The Big Bend throws their new 'Dog' into rock ring
By Michael Machosky
Published: Wednesday, Jan. 8, 2014, 9:00 p.m.
Pittsburgh's best rock record of the year is Chet Vincent & The Big Bend's “Unconventional Dog.”
Since 2014 is only a few days old, this isn't much of an honor. But the record, which will be released Jan. 10 on Wild Kindness Records with a party at Belvedere's, feels sturdy, crafted, made of something solid. Most likely, it will be one of the best at the end of the year, too.
This was sort of a surprise, since The Big Bend wasn't really a “rock band” for much of the band's existence. Prior recordings fit more comfortably into the folk, country and Americana niches. The new album, however, puts increased volume, heavy blues chords and occasional explosive electric guitar solos up front.
“I've been playing country stuff here, and with Molly Alphabet,” says songwriter-guitarist Chet Vincent. “I think this (rock) is more accurate, or honest to the way we play live.”
The first cut, “Doubter's Blues,” ended up at “rock,” but definitely took the scenic route to get there.
“I was playing guitar for a church band on the North Side,” Vincent says. “Before we had practice, the choir was doing a lot of hymns. I kind of got into hymn structures and the ways they sound. I thought it would be cool to try to write something like that, and it kind of ended up in this driving, heavy blues format. It's this kind of weird combination of hymn and heavy blues.”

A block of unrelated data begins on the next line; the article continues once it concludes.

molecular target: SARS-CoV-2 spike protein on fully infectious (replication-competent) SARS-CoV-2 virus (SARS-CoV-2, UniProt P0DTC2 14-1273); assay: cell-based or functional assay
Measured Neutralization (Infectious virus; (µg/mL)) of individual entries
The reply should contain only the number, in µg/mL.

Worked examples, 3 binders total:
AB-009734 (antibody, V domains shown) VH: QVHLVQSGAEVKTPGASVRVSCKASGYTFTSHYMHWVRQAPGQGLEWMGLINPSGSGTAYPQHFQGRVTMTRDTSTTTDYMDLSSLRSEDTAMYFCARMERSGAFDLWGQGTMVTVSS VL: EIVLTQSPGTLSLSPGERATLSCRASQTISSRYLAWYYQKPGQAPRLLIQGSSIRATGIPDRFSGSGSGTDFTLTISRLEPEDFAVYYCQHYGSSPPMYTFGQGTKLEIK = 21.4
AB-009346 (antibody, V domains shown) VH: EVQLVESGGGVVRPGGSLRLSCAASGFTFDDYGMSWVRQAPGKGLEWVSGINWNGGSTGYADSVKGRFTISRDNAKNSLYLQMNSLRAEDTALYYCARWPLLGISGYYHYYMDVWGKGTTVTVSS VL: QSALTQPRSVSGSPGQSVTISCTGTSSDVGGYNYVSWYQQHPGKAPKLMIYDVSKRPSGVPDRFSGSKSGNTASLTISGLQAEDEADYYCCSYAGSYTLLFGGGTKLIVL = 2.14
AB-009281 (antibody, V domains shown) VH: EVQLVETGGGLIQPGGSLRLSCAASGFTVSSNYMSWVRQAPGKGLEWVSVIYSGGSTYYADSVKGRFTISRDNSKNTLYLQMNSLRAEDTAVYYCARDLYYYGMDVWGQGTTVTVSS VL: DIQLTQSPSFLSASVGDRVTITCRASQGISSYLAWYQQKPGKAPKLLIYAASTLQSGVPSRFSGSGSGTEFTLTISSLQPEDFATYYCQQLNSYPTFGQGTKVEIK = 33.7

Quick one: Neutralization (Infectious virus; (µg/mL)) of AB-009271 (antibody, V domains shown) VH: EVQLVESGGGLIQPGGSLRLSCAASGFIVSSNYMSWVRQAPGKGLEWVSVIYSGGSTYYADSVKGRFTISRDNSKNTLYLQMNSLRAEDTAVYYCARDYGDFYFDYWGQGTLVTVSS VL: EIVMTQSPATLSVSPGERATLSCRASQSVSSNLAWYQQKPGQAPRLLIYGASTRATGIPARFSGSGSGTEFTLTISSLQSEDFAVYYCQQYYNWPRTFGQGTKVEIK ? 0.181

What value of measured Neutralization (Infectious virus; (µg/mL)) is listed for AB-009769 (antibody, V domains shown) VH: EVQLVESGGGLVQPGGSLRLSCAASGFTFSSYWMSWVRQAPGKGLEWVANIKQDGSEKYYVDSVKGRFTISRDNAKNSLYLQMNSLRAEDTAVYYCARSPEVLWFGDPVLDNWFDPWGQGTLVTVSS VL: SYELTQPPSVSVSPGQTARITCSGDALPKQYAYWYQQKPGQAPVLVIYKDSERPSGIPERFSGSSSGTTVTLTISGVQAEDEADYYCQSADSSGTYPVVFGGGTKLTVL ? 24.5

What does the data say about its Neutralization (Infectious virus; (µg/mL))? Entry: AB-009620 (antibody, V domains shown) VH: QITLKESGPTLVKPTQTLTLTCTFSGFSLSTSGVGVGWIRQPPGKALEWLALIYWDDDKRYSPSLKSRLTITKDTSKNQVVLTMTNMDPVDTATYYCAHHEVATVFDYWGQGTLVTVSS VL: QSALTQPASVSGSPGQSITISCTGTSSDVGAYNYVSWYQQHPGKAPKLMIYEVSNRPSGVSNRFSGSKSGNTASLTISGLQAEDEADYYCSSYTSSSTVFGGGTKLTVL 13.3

Themes of working-class struggle, defiance and desperation pop up throughout the album. Springsteen and Neil Young loom large, in spirit more than sound.
“The Late Shift Blues” makes it fairly explicit, evoking the existential dread of low-paid work in the wee hours.
“It's not a literally true song,” Vincent says. “It's fiction. But the truth in it captures a lot of frustration I was dealing with, with the world around me, the things I was seeing happen economically. A lot of it was about my music career. Even though it talks about work a lot, it's also about the grind of open mics and going to shows and not knowing if it will result in anything.”
Of course, direct experience isn't required in songwriting. The most jarring, hard-to-forget song on the album, “Coyote! Coyote!” is sung from the perspective of a corpse of “a bad man,” asking the scavenging creature to “pick through my bones.”
“Unconventional Dog” has found a home on Wild Kindness Records, a Pittsburgh-based indie label that has suddenly become home to a startling percentage of the best bands/performers in Pittsburgh (and from as far afield as Seattle, Chicago and Bristol, UK). Owner Jeff Betten recently bought the label and moved it here from Youngstown.
“It's different from record labels in the past,” says The Big Bend's drummer Abe Anderson. “It's more of a community at this point. Jeff is a really proactive business mind. That's a huge help for us. A lot of stuff he's done for us, we could do on our own. But it's hard to write, practice, set up shows, think about other shows you could be doing, contact newspapers and radio stations in this town and other towns, and also have day jobs.
“It's nice to feel like we're working on something together, rather than all these bands alone in the wilderness flailing around.”
Michael Machosky is a staff writer for Trib Total Media. He can be reached at firstname.lastname@example.org or 412-320-7901.
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